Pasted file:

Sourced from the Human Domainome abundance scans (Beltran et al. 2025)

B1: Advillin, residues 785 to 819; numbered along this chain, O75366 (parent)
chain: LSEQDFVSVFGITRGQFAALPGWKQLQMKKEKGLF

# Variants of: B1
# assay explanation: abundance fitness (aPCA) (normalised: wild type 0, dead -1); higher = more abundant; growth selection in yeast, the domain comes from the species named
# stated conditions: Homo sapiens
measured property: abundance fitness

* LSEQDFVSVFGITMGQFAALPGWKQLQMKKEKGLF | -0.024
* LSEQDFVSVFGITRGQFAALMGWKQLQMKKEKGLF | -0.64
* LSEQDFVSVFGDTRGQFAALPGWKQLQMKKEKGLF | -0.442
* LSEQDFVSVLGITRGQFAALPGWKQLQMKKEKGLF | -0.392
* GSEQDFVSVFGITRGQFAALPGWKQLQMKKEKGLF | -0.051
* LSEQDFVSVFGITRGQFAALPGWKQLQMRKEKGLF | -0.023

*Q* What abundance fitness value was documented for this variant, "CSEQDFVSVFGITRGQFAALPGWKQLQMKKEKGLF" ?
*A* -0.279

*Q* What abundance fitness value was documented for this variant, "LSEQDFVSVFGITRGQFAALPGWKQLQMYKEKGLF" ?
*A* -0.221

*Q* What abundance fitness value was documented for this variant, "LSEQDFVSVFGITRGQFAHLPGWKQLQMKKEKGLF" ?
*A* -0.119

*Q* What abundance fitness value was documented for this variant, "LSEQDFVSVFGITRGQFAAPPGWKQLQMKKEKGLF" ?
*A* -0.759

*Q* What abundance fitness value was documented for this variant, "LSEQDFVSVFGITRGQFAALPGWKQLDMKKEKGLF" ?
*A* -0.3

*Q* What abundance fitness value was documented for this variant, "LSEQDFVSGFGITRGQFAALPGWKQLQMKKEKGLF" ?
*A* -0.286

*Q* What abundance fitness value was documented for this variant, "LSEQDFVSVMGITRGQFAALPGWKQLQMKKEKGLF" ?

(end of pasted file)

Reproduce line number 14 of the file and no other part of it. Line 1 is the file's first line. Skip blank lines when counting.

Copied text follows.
*Q* What abundance fitness value was documented for this variant, "CSEQDFVSVFGITRGQFAALPGWKQLQMKKEKGLF" ?